Successful trade show programs and events require careful planning and attention to detail. To continue to grow and develop a program, the post-show evaluation is an integral part achieving objectives for current and future projects. In this second edition of the series, we will focus on the exhibit design in the post-show evaluation.
Is the trade show or special event over when the last box is sealed, flooring packed and the truck is heading back to the shop? As the baseball legend, Yogi Berra said, “It ain’t over till it’s over." Part of determining the return on investment (ROI) is more than tracking the leads and new contacts made at the show. When returning to the office, make time for thoughtful evaluation of all aspects of the trade show or event when it is still fresh in your mind.
Exhibitor Magazine reports 72% of U.S. companies are exhibiting overseas to increase market share. There are options for exhibit managers at smaller companies can also “test the waters” in a cost effective way. This article will outline some the options for purchasing shell scheme space, exhibiting in a U.S. pavilion, or possibly shipping a pop-up. Company branding opportunities may be reduced but can still be possible to introduce your company to new markets.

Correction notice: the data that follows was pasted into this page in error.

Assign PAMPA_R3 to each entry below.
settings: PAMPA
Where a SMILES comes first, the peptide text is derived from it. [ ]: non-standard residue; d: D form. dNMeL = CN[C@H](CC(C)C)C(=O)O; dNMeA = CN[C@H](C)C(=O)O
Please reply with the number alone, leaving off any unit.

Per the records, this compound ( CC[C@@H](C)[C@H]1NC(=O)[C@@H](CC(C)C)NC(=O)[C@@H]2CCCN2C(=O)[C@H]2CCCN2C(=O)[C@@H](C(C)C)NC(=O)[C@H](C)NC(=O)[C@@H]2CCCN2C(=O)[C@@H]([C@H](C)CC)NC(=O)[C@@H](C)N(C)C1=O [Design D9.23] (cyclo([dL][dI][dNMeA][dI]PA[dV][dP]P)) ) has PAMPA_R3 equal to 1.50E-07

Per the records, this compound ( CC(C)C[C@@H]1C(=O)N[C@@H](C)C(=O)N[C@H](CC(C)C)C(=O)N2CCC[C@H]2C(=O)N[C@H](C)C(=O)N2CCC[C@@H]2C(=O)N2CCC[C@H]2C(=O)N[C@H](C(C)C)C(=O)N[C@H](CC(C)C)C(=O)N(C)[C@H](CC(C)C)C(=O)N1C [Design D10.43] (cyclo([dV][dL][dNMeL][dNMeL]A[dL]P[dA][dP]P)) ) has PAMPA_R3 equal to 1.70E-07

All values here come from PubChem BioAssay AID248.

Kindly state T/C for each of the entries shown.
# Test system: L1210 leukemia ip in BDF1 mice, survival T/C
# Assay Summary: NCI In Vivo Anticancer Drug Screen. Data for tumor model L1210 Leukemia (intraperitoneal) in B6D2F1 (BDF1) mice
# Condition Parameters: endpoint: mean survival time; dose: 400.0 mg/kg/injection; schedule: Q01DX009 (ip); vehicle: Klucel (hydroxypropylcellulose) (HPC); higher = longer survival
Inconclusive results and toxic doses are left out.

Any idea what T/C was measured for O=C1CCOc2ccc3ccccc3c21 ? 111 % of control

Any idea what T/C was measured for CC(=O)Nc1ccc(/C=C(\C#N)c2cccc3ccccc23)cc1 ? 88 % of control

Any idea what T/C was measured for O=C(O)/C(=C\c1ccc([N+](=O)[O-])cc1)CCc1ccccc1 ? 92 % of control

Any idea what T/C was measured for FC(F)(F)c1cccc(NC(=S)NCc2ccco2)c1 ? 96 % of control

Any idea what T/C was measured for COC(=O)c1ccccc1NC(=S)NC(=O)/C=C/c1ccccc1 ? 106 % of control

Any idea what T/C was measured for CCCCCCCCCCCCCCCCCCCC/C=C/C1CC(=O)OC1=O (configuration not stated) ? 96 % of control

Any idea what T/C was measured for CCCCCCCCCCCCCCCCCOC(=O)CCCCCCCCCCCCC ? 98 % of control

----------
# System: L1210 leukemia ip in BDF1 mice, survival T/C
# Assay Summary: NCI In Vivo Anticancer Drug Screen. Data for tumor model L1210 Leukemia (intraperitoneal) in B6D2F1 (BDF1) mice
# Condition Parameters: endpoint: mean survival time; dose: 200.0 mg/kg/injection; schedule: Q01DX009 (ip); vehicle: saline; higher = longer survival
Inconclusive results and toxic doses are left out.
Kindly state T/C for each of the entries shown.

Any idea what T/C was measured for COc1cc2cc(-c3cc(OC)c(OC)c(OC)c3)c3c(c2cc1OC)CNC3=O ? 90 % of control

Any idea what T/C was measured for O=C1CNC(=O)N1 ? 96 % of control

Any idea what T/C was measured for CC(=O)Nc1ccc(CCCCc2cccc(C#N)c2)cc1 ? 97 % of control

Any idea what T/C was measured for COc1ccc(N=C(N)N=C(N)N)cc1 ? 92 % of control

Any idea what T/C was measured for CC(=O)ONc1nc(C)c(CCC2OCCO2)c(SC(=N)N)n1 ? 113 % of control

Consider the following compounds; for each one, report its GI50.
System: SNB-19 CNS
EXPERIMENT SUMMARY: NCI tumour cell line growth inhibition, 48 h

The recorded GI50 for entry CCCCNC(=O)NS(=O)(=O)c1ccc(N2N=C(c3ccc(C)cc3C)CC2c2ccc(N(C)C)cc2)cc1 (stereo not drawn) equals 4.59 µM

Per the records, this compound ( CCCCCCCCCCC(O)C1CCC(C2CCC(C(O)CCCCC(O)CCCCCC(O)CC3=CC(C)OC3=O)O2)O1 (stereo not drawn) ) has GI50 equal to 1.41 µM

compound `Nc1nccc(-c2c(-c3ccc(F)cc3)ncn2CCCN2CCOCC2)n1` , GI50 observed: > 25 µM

Shipping Pop-Up or Banner Stand
Planning for international trade shows and events involve attention to details and these travel tips will help you and your team as well. An international event starts with selecting the venue, establishing a strategic goal, and arranging the support staff is only the beginning. Exhibit design, pre-show marketing, benchmarks for measuring return on investment, booth logistics are just part of the implementation process for an overseas booth.
International exhibit and event managers manage various challenges associated with implementing trade show programs. While overseas travel can be fun and rewarding, long-haul flights are not easy. Budget restrictions and company travel policies may not allow for business class travel. Here are some tips to share with trade show team members, many of whom may not be experienced travelers, to make transoceanic flights easier.